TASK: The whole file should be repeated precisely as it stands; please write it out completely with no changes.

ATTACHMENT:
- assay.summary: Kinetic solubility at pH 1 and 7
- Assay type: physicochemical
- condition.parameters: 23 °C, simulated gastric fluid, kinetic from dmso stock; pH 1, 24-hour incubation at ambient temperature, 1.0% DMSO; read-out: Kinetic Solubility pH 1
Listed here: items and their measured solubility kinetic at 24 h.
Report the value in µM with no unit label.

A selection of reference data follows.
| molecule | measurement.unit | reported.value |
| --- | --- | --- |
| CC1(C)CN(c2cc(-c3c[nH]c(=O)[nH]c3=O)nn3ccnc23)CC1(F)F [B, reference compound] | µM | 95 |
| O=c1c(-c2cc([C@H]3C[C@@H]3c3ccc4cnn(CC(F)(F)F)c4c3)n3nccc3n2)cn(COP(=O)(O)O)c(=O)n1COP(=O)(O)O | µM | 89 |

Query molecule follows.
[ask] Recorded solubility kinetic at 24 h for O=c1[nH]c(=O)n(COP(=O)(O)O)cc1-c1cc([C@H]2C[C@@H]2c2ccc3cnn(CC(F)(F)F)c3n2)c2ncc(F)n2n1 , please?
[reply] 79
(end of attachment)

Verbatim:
- assay.summary: Kinetic solubility at pH 1 and 7
- Assay type: physicochemical
- condition.parameters: 23 °C, simulated gastric fluid, kinetic from dmso stock; pH 1, 24-hour incubation at ambient temperature, 1.0% DMSO; read-out: Kinetic Solubility pH 1
Listed here: items and their measured solubility kinetic at 24 h.
Report the value in µM with no unit label.

A selection of reference data follows.
| molecule | measurement.unit | reported.value |
| --- | --- | --- |
| CC1(C)CN(c2cc(-c3c[nH]c(=O)[nH]c3=O)nn3ccnc23)CC1(F)F [B, reference compound] | µM | 95 |
| O=c1c(-c2cc([C@H]3C[C@@H]3c3ccc4cnn(CC(F)(F)F)c4c3)n3nccc3n2)cn(COP(=O)(O)O)c(=O)n1COP(=O)(O)O | µM | 89 |

Query molecule follows.
[ask] Recorded solubility kinetic at 24 h for O=c1[nH]c(=O)n(COP(=O)(O)O)cc1-c1cc([C@H]2C[C@@H]2c2ccc3cnn(CC(F)(F)F)c3n2)c2ncc(F)n2n1 , please?
[reply] 79